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Message from the Founder

Welcome to The Zoonotic Tuberculosis Network.

 

I am so glad you’re here!

 

You are now part of a vibrant and growing global community of stakeholders including anthropologists, artists, farmers, journalists, government officials, physicians, veterinarians, scientists from different fields, social workers, wildlife conservationists, and most importantly individuals that have suffered from zoonotic tuberculosis (ZTB).

 

Over the last 25 years, as a veterinarian, epidemiologist, and university professor, I have had the privilege to work with an extremely diverse group of people and institutions in 5 continents, in aspects related to TB in people, domestic animals, and wildlife species. Connecting, learning, and working with people from different cultures, disciplines and sectors of society, has been one of the most enriching experiences both in my personal and professional life.

 

Thus, when I created the ZTB Network in the year 2020, I did this with the vision to provide a platform, one common place without barriers, siloes, or institutional agendas, that promotes and facilitates collaborations and exchange of ideas and thoughts between stakeholders with one shared goal: act to address the challenges posed by ZTB, globally.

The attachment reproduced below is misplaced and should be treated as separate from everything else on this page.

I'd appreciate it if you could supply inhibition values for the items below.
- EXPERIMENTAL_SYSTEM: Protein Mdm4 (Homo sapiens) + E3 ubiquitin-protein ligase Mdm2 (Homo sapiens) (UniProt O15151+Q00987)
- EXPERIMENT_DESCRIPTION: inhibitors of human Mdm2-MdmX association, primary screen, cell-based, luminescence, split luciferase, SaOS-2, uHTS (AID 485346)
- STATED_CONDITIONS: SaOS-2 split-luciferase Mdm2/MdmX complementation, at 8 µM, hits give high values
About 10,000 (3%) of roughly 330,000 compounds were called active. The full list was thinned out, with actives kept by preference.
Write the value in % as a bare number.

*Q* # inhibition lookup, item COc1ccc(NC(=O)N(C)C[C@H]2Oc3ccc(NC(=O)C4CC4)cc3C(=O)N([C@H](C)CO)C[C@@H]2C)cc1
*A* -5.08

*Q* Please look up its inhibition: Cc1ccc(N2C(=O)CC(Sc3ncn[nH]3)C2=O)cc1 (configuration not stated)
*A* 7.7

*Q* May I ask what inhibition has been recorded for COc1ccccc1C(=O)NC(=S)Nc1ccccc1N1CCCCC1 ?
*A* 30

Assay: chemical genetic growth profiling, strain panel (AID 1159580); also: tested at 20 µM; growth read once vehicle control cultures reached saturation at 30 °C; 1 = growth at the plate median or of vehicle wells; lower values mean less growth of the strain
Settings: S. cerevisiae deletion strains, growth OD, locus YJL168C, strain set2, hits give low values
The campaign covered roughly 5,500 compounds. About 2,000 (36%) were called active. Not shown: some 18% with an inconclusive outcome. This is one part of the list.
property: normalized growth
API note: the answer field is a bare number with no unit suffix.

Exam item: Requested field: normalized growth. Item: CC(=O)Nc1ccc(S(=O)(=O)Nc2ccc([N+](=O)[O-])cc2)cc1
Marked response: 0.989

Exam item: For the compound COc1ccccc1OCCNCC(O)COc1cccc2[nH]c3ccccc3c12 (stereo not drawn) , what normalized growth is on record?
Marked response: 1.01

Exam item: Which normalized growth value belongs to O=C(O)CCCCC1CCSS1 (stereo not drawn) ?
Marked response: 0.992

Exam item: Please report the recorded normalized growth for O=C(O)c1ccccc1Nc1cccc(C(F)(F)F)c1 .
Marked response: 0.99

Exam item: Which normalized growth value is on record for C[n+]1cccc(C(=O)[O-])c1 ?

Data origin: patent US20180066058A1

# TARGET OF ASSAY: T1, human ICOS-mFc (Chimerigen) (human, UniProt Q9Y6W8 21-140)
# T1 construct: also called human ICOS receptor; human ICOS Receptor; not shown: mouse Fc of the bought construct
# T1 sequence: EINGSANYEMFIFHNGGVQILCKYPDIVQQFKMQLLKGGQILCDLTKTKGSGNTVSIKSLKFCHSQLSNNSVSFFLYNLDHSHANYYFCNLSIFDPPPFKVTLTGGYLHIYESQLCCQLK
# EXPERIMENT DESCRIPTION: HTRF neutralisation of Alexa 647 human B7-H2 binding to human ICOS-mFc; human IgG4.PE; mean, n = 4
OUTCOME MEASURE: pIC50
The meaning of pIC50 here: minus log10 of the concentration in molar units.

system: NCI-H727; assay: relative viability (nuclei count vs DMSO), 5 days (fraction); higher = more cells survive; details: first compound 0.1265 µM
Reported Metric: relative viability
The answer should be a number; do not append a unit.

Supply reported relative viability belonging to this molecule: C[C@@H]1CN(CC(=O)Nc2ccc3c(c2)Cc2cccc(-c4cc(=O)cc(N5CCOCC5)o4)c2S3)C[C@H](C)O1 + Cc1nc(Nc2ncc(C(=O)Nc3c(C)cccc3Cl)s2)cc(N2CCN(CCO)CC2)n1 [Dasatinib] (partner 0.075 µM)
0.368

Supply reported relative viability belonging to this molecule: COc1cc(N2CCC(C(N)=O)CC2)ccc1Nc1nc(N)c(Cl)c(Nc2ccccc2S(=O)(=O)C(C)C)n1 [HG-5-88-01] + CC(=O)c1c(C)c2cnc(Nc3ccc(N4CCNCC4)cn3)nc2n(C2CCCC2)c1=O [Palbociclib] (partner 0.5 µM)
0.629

Here in the ZTB Network, you will be able to learn from and connect with remarkable people from a diverse range of sectors and disciplines that are working towards addressing different challenges posed by ZTB. Moreover, you will also be able to contribute and highlight your work, knowledge, and opinions on the following sections and formats: news and newsletters, recent/upcoming events and conferences, projects and initiatives, books and scientific publications, exciting information about the work of people around the world, videos and testimonials, research/volunteer opportunities, blogs for discussion, among others.

 

As I like to say and firmly believe: “to improve health, scientific and medical knowledge is necessary, but not sufficient”. Thus, your voice, your work, and your experience are greatly valued here. To address the ZTB challenges, the sum of our individual efforts is larger and more impactful than the outcomes that we can achieve individually working in isolation in our own disciplines, institutions, and sectors of society. 

Thus, I invite you to explore, share, collaborate, and contribute, from our unique positions, to improve the prevention, detection, and control of ZTB, globally.

 

Dr. Francisco Olea Popelka

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